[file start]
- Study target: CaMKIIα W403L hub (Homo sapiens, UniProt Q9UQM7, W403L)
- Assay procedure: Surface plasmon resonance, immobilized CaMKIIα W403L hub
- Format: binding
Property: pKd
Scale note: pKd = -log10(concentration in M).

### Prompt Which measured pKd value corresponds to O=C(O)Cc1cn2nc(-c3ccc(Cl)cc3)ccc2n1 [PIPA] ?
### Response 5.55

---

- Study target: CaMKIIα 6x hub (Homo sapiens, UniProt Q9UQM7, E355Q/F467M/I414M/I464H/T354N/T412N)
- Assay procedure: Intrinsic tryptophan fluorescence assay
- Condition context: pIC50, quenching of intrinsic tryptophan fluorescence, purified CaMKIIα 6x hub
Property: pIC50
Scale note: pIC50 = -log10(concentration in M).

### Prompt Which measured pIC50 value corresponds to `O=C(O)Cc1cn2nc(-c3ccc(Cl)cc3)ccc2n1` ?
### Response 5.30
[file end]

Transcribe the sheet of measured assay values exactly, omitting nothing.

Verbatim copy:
- Study target: CaMKIIα W403L hub (Homo sapiens, UniProt Q9UQM7, W403L)
- Assay procedure: Surface plasmon resonance, immobilized CaMKIIα W403L hub
- Format: binding
Property: pKd
Scale note: pKd = -log10(concentration in M).

### Prompt Which measured pKd value corresponds to O=C(O)Cc1cn2nc(-c3ccc(Cl)cc3)ccc2n1 [PIPA] ?
### Response 5.55

---

- Study target: CaMKIIα 6x hub (Homo sapiens, UniProt Q9UQM7, E355Q/F467M/I414M/I464H/T354N/T412N)
- Assay procedure: Intrinsic tryptophan fluorescence assay
- Condition context: pIC50, quenching of intrinsic tryptophan fluorescence, purified CaMKIIα 6x hub
Property: pIC50
Scale note: pIC50 = -log10(concentration in M).

### Prompt Which measured pIC50 value corresponds to `O=C(O)Cc1cn2nc(-c3ccc(Cl)cc3)ccc2n1` ?
### Response 5.30